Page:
Hanomag Henschel Campervan Conversion
As it dawned on me that I needed to figure out what to do with my life and at the same time leave the family home (for the second time, and for good!) my girlfriend agreed to the purchase of a ‘live in vehicle’ for the purpose of a good long drive round Europe – you guessed it, for time to figure out what to do with our lives!
The vehicle was found on Autotrader and was a medium wheelbase motorcross van – a 1980 ‘Düsseldorf van’, actually a Mercedes-Benz , with modified front under the name Hanomag Henschel. We drove out to have a look at it, and even with the garage in the back for the motorcross bike we couldn’t believe how much vehicle you could buy for the money (£2,800 back in 1993).
My folks lived in a big house with a drive and garage just outside Oxford at the time and it was there that I knocked through into the garage at the back of the van, took most of the rest of it apart, and put it back together again with a double bed and shower room at the back.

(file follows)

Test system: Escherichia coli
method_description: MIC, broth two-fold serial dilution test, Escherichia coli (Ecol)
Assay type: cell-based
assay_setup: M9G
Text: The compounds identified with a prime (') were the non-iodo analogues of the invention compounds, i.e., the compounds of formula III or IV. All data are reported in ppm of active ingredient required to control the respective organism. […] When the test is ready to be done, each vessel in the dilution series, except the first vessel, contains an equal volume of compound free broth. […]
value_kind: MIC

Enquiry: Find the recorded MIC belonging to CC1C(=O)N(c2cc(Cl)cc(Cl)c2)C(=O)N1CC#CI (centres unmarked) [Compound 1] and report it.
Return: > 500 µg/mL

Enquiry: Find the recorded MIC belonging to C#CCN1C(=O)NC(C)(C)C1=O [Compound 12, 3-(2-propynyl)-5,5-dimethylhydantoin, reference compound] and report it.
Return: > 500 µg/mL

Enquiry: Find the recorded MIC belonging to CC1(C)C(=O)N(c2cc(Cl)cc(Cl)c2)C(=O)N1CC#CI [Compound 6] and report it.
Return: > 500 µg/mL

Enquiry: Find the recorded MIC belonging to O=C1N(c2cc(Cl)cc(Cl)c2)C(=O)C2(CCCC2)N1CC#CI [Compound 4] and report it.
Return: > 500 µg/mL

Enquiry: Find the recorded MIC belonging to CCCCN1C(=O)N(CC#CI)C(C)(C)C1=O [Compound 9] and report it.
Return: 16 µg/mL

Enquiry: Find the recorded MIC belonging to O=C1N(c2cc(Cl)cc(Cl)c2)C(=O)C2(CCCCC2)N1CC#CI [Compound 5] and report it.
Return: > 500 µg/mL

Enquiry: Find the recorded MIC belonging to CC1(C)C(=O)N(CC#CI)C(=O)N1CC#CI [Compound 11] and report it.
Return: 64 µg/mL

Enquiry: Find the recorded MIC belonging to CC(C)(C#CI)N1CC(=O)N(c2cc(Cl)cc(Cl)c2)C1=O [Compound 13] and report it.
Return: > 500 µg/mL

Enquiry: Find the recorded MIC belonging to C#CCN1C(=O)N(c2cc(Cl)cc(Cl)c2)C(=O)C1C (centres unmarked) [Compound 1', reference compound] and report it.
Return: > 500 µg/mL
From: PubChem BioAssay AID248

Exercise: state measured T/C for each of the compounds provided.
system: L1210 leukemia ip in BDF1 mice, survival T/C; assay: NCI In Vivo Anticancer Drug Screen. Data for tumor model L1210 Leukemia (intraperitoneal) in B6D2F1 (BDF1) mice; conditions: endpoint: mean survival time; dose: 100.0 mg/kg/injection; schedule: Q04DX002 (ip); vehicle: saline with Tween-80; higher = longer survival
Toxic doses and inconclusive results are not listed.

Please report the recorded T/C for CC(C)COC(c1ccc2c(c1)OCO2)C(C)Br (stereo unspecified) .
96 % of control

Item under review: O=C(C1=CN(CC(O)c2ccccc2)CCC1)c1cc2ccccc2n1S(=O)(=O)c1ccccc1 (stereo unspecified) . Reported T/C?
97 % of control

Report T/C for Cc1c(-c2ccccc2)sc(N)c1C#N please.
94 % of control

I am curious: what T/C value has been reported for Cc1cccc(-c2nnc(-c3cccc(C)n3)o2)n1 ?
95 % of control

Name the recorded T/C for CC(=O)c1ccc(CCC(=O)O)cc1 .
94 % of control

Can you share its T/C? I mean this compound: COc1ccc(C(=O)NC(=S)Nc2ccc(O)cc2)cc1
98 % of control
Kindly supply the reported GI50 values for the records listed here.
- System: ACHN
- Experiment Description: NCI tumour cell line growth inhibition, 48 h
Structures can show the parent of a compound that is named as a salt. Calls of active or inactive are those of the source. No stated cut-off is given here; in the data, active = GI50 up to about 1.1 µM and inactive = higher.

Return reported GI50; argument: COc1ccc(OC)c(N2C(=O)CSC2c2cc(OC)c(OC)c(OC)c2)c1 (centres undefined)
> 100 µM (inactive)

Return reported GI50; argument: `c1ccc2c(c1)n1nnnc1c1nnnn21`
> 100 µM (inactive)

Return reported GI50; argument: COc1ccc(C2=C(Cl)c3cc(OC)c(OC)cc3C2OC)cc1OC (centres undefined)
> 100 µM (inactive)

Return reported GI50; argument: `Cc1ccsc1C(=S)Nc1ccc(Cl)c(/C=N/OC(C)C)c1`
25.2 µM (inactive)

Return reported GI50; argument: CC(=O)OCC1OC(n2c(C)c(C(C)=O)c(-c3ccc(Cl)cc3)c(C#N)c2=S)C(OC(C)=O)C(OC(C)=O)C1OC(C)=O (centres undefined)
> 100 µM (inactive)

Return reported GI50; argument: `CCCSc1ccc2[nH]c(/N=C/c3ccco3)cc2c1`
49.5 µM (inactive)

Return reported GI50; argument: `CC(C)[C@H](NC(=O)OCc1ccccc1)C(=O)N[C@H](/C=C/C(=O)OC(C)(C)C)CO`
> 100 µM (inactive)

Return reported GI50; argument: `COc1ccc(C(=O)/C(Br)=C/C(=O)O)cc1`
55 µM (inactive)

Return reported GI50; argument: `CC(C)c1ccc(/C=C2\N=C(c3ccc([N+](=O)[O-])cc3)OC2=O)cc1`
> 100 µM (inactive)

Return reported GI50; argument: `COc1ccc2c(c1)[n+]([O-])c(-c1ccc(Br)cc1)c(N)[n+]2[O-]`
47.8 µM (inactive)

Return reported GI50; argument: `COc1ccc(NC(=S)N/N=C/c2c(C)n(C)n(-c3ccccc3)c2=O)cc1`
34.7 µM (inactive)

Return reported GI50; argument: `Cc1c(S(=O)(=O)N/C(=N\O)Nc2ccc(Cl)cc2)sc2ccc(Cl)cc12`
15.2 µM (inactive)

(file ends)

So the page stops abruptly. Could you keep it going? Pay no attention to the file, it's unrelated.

This is how I learned what it took to build a home on wheels. With all the plumbing, gas & electrics in place already it was simply a case of extending my DIY skills and ensuring that my work was as rattle proof as possible. It worked (well until we hit Portugal’s roads!).
I used grey faced 8’ x 4’ melamine chipboard for the shower walls and bed base and glued on dark grey edging. As the filler pipe for the enormous stainless steel fresh water tank (which straddled the prop shaft) ran to the centre of the van under the old bench seating I had to fit an access panel in the middle of the van floor and feed the hose through to it each time we needed to fill up.
I fitted 2 new caravan windows into the rear van sides, extended and renewed the rockwool insulation; I wired and plumbed in a new Electrolux fridge (the single biggest cost in most van conversions), put in new rear doors with (mirrored) glass in and resprayed a lot of the exterior by hand with aerosol spray.
The van looked great in white with it’s motorcross red stripe down the side. It was a great vehicle to drive – obvious commercial and not quick, but with a great big windscreen to watch the world go by from.
In April 1994 we set off for what turned out to be 5 months around Europe. Yeehaw!